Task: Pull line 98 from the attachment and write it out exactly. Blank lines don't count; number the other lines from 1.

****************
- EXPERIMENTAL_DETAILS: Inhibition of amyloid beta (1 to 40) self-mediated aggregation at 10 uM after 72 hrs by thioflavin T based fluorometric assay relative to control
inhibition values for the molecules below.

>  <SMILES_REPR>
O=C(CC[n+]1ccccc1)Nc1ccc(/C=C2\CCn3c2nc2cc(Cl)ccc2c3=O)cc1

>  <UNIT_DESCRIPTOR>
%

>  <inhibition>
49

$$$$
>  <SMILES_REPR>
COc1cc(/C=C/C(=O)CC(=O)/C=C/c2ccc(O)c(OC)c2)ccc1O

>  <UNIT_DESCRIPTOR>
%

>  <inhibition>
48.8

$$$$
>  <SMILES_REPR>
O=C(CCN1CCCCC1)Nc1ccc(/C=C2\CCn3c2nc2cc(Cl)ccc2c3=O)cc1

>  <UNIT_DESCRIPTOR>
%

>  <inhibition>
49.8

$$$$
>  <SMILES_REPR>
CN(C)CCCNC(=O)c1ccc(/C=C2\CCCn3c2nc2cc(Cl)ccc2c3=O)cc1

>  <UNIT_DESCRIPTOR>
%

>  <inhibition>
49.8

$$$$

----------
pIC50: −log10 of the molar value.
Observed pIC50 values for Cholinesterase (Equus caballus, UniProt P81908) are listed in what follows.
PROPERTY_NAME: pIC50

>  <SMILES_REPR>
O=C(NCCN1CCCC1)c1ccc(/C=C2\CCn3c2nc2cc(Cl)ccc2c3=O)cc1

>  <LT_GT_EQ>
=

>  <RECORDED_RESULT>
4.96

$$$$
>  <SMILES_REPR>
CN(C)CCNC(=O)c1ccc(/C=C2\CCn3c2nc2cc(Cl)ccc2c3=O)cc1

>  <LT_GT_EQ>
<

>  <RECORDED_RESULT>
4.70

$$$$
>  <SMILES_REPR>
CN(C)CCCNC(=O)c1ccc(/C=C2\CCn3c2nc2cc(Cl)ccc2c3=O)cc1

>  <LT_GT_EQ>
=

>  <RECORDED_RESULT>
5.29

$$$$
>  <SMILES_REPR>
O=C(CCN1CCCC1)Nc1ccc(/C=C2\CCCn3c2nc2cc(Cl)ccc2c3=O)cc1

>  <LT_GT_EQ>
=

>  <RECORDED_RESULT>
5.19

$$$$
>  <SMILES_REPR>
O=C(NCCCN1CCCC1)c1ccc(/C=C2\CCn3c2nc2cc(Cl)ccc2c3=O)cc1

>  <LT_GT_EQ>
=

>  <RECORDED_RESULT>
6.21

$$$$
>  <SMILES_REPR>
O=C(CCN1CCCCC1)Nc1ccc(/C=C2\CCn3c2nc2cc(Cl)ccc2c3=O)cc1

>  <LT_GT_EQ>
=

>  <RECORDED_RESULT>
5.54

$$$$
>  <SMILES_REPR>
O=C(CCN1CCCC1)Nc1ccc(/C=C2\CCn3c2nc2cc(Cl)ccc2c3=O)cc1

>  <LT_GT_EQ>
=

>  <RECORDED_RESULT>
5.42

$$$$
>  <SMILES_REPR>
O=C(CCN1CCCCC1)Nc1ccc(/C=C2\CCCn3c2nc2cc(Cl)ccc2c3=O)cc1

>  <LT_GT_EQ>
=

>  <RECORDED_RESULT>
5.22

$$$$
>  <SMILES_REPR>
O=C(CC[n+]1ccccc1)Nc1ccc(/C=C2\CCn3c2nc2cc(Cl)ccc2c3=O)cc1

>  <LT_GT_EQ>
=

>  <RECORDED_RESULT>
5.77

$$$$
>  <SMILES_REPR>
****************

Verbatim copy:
>  <SMILES_REPR>